Oh, is there no greater joy to be felt than every Easter when we read of the stone being rolled away and the angels declaring, “He has risen!” (Mk 16:6, RSV). As we leave Mass on Easter morning, perhaps the sun is shining on us. Maybe the early birds have returned from their winter away, flitting and calling among the open branches. Some of us may jump over puddles of melted snow on our way to our cars or homes, thankful for warmer days. Maybe you are holding your child’s hand as you walk and wonder how you could make this joyful moment last forever.
Talk About It: How do you carry the light of Easter with you throughout the year?
The Source of Joy
Joy springs from the deep well of gratitude, and gratitude comes from noticing. There is so much about spring to be grateful for … the musical trickle of the melted snow dripping off the roof, the first shoots of green grass, the buds of the trees plumping in the longer days waiting to burst forth when the time is just right. With the hustle and bustle of our busy lives, it’s easy to overlook the beauty bursting forth all around us. Pulitzer Prize-winning writer Annie Dillard, a woman famous for her books on “noticing,” wrote, “How we spend our days is, of course, how we spend our lives.” Let’s choose to spend our days and our lives noticing.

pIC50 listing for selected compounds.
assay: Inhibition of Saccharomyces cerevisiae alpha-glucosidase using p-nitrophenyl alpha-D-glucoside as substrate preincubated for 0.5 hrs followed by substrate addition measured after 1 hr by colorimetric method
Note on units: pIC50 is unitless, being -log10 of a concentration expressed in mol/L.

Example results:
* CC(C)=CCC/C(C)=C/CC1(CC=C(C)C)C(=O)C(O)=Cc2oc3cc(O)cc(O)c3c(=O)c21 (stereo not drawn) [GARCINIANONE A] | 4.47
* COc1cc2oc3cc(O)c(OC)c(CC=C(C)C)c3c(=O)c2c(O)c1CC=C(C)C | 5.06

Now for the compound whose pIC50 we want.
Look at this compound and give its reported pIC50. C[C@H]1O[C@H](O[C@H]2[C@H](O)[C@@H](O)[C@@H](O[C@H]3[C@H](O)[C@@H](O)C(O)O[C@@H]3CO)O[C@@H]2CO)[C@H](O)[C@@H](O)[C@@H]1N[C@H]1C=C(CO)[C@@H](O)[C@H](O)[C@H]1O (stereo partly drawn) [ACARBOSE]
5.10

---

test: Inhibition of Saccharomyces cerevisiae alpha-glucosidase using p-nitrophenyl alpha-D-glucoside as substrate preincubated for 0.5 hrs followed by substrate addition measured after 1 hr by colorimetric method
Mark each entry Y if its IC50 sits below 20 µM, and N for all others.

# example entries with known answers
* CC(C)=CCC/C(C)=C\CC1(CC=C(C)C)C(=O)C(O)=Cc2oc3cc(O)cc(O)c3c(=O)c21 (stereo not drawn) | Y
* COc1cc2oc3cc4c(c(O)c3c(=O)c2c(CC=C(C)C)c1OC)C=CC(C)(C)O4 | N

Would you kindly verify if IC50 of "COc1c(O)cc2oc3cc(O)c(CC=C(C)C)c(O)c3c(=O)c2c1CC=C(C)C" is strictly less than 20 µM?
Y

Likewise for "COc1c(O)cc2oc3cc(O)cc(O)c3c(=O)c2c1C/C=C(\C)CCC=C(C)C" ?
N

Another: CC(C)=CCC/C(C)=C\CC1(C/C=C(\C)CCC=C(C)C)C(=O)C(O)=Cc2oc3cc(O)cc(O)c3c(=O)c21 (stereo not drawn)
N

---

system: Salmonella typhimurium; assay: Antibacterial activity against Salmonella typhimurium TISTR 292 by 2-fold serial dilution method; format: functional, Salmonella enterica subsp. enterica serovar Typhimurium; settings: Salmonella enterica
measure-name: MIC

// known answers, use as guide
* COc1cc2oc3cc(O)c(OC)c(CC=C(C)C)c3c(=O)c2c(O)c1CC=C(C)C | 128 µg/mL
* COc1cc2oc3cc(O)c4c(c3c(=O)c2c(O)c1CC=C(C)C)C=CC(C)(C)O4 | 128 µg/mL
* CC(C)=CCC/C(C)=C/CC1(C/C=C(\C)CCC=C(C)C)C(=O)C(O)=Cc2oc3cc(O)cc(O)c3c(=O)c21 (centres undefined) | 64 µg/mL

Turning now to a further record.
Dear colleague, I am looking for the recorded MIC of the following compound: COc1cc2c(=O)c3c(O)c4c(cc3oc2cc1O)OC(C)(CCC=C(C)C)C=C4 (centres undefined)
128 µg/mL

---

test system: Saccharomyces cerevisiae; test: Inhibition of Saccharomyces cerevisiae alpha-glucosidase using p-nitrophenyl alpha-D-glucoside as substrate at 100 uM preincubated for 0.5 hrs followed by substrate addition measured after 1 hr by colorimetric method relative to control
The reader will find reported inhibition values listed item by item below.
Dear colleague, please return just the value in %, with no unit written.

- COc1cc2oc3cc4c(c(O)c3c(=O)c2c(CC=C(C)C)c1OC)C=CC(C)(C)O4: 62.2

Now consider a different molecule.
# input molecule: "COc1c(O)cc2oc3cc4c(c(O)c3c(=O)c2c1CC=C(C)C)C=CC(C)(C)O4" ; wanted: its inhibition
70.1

Talk About It: What signs of Christ’s resurrection and new life are you grateful for this spring?
“Look at the birds of the air; they neither sow nor reap nor gather into barns, and yet your heavenly Father feeds them.… Consider the lilies of the field, how they grow; they neither toil nor spin; yet I tell you, even Solomon in all his glory was not clothed like one of these.… Therefore do not be anxious about tomorrow; for tomorrow will be anxious for itself. Let the day’s own trouble be sufficient for the day” (Mt 6:26-34, RSV).
God asks us to notice the beauty and grace that surrounds us. God asks us to look up and see the wonder that is the life he has given us. Who can help but sing when the warm spring light falls on your face? The end of the dark and cold is here.
Children can be great teachers when it comes to noticing. How many times have you had to stop during an evening walk to watch a worm crawl across your path? Children are the first to spot the rainbow after a storm or the bird nest nestled in the shrub near your front step. Noticing the small wonders makes our lives richer and more magical, and this is a skill that should be encouraged.